Blog Post 8, 7.18.11
After a busy and productive week in the village, we decided we needed a change of pace. A trip to Kigoma was in order so we could get better internet for research and communication, commission a few more instruments for the briquetting and stove projects, and take a little bit of a break.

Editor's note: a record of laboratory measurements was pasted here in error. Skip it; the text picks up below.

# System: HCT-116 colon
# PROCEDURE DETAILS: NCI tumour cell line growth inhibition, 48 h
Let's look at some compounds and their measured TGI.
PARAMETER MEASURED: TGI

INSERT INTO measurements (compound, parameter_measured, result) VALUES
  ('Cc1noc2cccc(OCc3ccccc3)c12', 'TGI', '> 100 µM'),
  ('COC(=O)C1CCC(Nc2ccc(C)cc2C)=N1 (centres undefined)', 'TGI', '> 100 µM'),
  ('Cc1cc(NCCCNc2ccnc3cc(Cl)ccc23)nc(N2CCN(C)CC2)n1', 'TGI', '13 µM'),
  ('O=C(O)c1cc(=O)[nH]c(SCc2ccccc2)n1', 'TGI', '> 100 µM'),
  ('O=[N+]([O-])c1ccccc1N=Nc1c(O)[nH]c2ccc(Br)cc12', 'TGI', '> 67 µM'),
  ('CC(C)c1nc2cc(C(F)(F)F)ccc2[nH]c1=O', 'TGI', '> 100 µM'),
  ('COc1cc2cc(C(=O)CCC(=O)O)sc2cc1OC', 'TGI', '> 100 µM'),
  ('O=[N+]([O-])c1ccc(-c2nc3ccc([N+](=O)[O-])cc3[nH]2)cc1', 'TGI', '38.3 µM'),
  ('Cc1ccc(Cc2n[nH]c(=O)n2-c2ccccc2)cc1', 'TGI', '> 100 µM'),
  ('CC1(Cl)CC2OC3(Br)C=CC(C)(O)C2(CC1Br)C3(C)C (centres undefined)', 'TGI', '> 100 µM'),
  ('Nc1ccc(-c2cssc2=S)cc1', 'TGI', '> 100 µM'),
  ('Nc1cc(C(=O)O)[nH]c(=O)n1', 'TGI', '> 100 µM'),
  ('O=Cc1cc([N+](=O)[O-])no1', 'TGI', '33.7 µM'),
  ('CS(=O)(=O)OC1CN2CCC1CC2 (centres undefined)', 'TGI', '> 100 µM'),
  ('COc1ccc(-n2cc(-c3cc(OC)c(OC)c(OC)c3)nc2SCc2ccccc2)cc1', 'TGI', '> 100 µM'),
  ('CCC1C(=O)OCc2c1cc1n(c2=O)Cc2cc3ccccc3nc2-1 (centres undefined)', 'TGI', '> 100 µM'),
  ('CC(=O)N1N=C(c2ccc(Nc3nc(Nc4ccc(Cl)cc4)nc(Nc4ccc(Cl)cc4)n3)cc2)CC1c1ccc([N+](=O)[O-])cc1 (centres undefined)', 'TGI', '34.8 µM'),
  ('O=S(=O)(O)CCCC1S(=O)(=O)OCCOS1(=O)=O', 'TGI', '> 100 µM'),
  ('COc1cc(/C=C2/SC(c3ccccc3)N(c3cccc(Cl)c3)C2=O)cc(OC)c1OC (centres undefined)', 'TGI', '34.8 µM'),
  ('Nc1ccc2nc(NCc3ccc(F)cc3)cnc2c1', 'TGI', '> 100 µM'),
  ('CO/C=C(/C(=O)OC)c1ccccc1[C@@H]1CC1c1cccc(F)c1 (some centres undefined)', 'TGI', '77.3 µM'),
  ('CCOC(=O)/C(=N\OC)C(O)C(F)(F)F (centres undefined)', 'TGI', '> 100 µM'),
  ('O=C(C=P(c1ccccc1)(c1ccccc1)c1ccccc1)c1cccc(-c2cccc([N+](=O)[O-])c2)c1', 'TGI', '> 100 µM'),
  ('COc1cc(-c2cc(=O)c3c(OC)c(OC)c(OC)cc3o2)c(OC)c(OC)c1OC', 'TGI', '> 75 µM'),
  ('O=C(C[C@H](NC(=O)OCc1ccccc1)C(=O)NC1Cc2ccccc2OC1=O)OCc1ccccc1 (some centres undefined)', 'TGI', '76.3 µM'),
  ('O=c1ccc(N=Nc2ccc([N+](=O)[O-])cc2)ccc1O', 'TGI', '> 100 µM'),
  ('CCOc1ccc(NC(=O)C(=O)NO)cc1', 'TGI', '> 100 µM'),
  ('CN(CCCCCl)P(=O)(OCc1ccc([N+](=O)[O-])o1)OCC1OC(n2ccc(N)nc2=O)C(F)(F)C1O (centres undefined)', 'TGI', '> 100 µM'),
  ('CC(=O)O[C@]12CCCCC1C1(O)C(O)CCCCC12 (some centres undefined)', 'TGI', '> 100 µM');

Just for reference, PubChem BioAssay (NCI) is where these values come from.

Our daily schedule throughout the past week was pretty consistent yet not mundane. Breakfasts have been consisting of bread (we're lucky when it's not moldy), bananas, chapatti (think of REALLY greasy fried crepes) and copious amounts of Nutella and peanut butter. Then we set to work on our respective projects. Lunch (always ndizi, sometimes with beans) is in the early afternoon, then more work until we wrap up in time to see the incredible sunsets. Our cameras cannot possibly capture the beauty of these sunsets, but we try every time. Dinner is often rice and beans, although the night we had spaghetti was a real treat. Then we play cards, discuss our work, share "Highs and Lows," or simply crash on our beds.